How I will write my dissertation

In the spirit of getting my procrastinating done during the holidays (that’s how procrastinating works, right?), I thought I’d share how I choose to write complex papers. For my purposes, “complex” means any paper that involves some combination of:

  • citations linked to some bibliography manager;
  • equations;
  • internal links (a.k.a. “cross references”).

For simpler papers, I really do like Pages. It makes formatting relatively easy, it has (basic) EndNote and MathType support, and it looks lovely on high resolution displays. More recently, I’ve become smitten with Apple’s new Handoff feature that works with iOS 8 and OSX Yosemite devices. Being able to work on a paper at my desk, then pick up where I left off on my iPad as I move to the couch, then switch to my iPhone so I can stretch my legs, is pretty neat. Maybe this will get old someday, but for now it’s the bee’s knees.

Then there are the problems. In addition to the inability of Pages to satisfy my need for numbered equations, Apple is developing a bit of a reputation for poor backward-compatibility. I am terrified by the prospect of trying to open my dissertation in a few years and getting an alert like this (source: Google+):

This is totally unacceptable, and I hope Apple understands what a massive detterent this is.

The opposite end of the usability vs. flexibility spectrum, there’s LaTeX. LaTeX combines the longevity of plain text with a robust bibliography management system, not to mention the fact that LaTeX was conceived for the purpose of printing mathematical formulas. But, as the above links may suggest, LaTeX tools won’t be winning any awards for UI design.

Enter multimarkdown. Developed by Fletcher Penny, MMD allows me to use one of the hundreds of markdown[1] text editors for iOS using a syntax that can be exported as LaTeX. This export process does take some time to set up (see here for details), but once it’s read I simply have to prepend this metadata to the beginning of a file to make it export-ready:

Title: Title of my document
Author: Teddy Svoronos
latex input: /path/to/header/mmd-teddy-header
latex footer: /path/to/footer/mmd-teddy-footer
Base header level: 2
Bibtex: /path/to/bibtex/file/bibfull
Biblio Style:plain

I may get into the details of this setup in a later post; let me know if there’s any interest.

My editor of choice is Byword (which was recently updated to support Handoff), though I use Fletcher’s own MultiMarkdown Composer when I need to get in the weeds of internal links, table creation, and using the app’s native table of contents viewer.

The only potential rub in this setup is if my advisors want to use Word track changes to provide comments. In this case, I’ll have to export my file as rich text and do some manual futzing to make it presentable. Not great, but those occasional costs are outweighed by the benefits outlined above.

Boy, I’d better get writing.

  1. For background on markdown, see Gruber’s original specification. For an introduction to the syntax for non-coders and why you should use it, I recommend David Spark’s excellent iBook.  ↩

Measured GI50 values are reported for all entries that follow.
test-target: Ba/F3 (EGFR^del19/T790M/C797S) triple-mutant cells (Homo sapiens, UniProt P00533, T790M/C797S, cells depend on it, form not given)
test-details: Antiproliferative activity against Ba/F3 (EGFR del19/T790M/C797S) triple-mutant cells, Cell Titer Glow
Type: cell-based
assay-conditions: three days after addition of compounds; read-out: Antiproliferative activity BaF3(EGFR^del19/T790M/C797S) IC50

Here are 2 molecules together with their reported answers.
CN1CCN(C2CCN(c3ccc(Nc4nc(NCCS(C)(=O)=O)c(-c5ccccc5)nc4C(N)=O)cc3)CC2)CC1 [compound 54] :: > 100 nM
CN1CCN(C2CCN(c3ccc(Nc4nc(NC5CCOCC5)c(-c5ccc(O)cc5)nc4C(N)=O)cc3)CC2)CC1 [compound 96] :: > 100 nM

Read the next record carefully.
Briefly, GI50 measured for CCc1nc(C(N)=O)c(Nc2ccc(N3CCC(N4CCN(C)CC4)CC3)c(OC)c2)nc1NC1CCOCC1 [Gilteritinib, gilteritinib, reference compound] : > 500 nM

Determinants of rural Liberians’ confidence in health care

I have a new paper out analyzing the results of a 2008 survey in Liberia, focusing on respondents’ confidence in their ability to obtain needed care. Though this particular paper has no relation to recent troubling events in Liberia, the issue of health system confidence is surely playing a role in the progression of events today.


Background: Following a protracted civil war, Liberia is rebuilding its health system.  One of the aims of reconstruction is to expand access to health care to a previously underserved rural population.

Objective: This study analyzed the determinants of Liberians’ confidence in their ability to obtain needed care for themselves or their children in case of serious illness.

Methods: A cross-sectional survey of 1,435 adults in Nimba County, Liberia was conducted. Logistic regression models were estimated with reported ability to obtain needed health services for serious illness as the dependent variable, and demographics, health need, health system characteristics, and informal health care as independent variables.

Results: Overall, 50.56% of respondents reported that they could obtain needed services for themselves or their children.  Confidence in the ability to obtain care increased with education (odds ratio (OR) 1.62, 95% confidence interval (CI): 1.19 – 2.21) and poor physical health in the past 30 days (OR 1.38, 95% CI: 1.01 – 1.88), and decreased with poverty (OR 0.66, 95% CI: 0.47 – 0.93), exposure to previous trauma (OR 0.50, 95% CI: 0.36 – 0.71), dissatisfaction with respondents’ last formal health visit (OR 0.70, 95% CI: 0.54 – 0.91), and high utilization of the informal health sector (OR 0.84, 95% CI: 0.73 – 0.96). No correlation was found between health system confidence and being female, being 35 years old or younger, formal health sector use, being within an hour of a clinic and the closest clinic having basic capabilities.

Conclusions: Respondents’ experiences with the health care system had a greater correlation with their confidence in obtaining needed health care than proximity or quality of medical equipment in health clinics.  Despite pro-poor policies guiding health system reconstruction, poor and less educated individuals have less confidence that the health system can meet their health needs.

Click here for the article entry (access required).

Click here for the manuscript.